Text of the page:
This was a superbly constructed film! It hit the right beats at the right time. The casting was brilliant with Agent Carter looking like she lept out of 1941 and Lee playing a military leader with pitch perfect precision. Weaving was believably mad but smart as Red Skull and I could go on down the list of actors. Everyone felt like they fit snug in their role.
The action sequences were so much fun to watch. One really got the sensation of danger and violence present on the battlefield and Steve Rogers’ combat style fit within the context. Explosions abound and its a hyper-stimulating feast for the ears and eyes.
I also enjoyed how the cosmic cube was linked to Thor mythology. That was a clever add-on which lent a feeling of wholeness to the Avengers franchise. I’m always concerned this will be overdone but so far so good.
The less good:
I had a bit of an issue with shot compositions sometimes when certain elements seemed to obstruct the view of what was the subject of scenes, but it was a very minimal issue. Blame it on 3D?
The fact that this was set in the 40s made the “rah rah rah stay true to your country” flavor of the film a little more palatable. And there is not too little of it. There is enough in fact that I wasn’t sure how comfortable I was with it. The writers lept at the opportunity to place a representative of each American ethnicity in Captain America’s rag tag crew of soldiers. Irish, black, french english, asian. Because after all America is home of the free and land of the brave *wink wink*. And Steve of course, despite being reticent at being a spokesperson for war bonds still went a ahead with it because hey “anything for my country”. Though you could argue that the script provided a balanced counterpoint when “chorus line” cap goes to entertain the troops but is received poorly by the war-worn soldiers in the trenches. But that point was made superficially at best. Relating to this, Steve’s reasons for enlisting in the army were not to kill but rather to stop bullies. I appreciate this sentiment but I doubt anyone in the audience saw this as anything other than a generic oversimplification.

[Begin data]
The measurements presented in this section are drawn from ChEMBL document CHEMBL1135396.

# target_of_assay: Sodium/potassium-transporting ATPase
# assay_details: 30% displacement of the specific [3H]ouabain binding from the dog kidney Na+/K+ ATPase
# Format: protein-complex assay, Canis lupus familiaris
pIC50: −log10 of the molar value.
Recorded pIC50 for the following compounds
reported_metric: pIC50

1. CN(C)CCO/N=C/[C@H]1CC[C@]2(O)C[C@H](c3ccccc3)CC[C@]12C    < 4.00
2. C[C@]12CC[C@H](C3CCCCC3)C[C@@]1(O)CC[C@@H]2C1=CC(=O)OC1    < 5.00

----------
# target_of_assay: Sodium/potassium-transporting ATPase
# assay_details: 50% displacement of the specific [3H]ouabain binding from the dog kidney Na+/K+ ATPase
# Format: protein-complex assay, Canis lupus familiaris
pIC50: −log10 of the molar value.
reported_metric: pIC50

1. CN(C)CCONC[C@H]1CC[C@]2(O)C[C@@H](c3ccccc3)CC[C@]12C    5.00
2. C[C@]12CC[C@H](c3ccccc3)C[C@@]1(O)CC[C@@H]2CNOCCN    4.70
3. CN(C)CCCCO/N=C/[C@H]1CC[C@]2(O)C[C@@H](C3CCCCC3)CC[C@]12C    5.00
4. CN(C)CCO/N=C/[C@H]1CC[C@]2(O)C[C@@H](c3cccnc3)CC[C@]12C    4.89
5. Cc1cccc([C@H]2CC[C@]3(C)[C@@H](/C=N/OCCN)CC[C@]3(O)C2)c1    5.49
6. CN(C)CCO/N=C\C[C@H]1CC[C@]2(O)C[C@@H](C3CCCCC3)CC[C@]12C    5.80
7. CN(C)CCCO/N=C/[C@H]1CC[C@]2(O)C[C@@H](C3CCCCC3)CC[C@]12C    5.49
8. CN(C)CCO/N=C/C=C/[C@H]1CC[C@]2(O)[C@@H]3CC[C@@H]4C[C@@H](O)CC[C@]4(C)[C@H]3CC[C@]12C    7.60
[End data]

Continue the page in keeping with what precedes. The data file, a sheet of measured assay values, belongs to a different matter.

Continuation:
All that being said, I have to admit that there’s practically no successful way of dealing with this character in an action flick without blazing past some of weightier issues associated with it. So to be honest, this film did just about the best job it could faced with the task it had to accomplish. The film took Captain America from then to now and dealt with its war era roots and ended by displacing him to a more fictional straight-up superhero context.
I was entertained, I was dazzled and I had a good time with this movie. And I’m glad Captain America in the future will probably be more of an international superheroic leader and less of a poster boy for American patriotic sentiment.
Kenny Yeager from our forums has this to say about the film:
With that out of my system (for now), on to my actual thoughts:
I absolutely loved the movie. I have but two complaints, and they are small and closely related: I hated the “deaths” of Bucky and Cap. They just weren’t done as I expected or desired. Since they’re far enough apart in movie timeline, I consider them two distinct complaints.
As for what I loved? Oh… uh… everything. Seriously, it felt so good, so right. The heart of the hero was there. Perhaps more than a little foolhardy, but Steve always stood up and did what he thought was right even against impossible odds.
The action was awesome. I was more than a little worried that the people calling the shots would wanna make it “more realistic” and give me middling action segments. Nope. Didn’t happen that way. Shield throws made me happy. Overall action was gripping and relentless. Big fan.
I’m just fine with the pro-patriotism feel of the movie (though the “let’s represent everyone” element called out by Jason made me laugh, too); it’s pretty key to the character’s origin. I feel differently from Jason about the war bonds promoter Cap, though. While I thought it silly on many levels, I thought that it was important because it developed Steve from “I can’t talk to girls, but I can take a punch” to “I can now stand in front of crowds like a charismatic leader… though I still suck with girls.” There were other ways that end could have been reached by other means, but I thought it a valid path to creating a more charismatic figurehead out of Cap in the movie; without it, he’d just be a costumed soldier.
Anyway, the movie moved at an insane pace most of the time. Even the slower, more drama-focused beginning felt like it moved quickly. At the end of the two hours, I thought that it felt short. That’s not really a bad thing; I was just surprised at how quickly it moved.
I loved the connections to other Marvel movies. I didn’t catch as many subtle nods as in Iron Man or Thor, but that’s partially because Stark and the Cosmic Cube were big parts of the story rather than brief nods.
Bottom line: It was a ton of fun and my favorite superhero movie this summer. Can’t wait to get this one on Blu-Ray.
Now to go acquire Essential Captain America.
Check this blog post again over the next few days as more reviews from forum users are added.